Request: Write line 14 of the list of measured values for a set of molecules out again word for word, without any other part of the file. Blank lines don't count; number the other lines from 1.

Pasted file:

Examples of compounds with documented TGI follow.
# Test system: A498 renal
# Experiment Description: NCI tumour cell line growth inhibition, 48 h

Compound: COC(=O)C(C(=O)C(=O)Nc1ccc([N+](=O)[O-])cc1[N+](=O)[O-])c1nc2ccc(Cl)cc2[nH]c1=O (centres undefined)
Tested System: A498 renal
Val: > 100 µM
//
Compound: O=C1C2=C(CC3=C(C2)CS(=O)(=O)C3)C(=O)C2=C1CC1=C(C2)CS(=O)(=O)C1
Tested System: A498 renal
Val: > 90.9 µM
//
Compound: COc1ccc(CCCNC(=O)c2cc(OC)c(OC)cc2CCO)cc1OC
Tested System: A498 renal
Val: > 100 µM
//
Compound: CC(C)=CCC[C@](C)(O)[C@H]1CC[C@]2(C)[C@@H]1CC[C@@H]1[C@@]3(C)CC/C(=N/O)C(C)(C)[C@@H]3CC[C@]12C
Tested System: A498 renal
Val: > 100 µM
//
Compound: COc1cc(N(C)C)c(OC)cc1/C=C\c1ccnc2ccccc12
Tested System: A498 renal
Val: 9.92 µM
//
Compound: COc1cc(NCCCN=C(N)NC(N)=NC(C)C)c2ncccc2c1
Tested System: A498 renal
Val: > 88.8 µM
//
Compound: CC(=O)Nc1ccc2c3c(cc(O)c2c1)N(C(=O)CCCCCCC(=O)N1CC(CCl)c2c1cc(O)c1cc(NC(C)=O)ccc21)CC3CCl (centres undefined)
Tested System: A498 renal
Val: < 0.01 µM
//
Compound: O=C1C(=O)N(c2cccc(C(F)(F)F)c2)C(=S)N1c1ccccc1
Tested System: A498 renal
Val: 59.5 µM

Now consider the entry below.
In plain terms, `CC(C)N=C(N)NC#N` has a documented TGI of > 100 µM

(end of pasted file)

Val: > 100 µM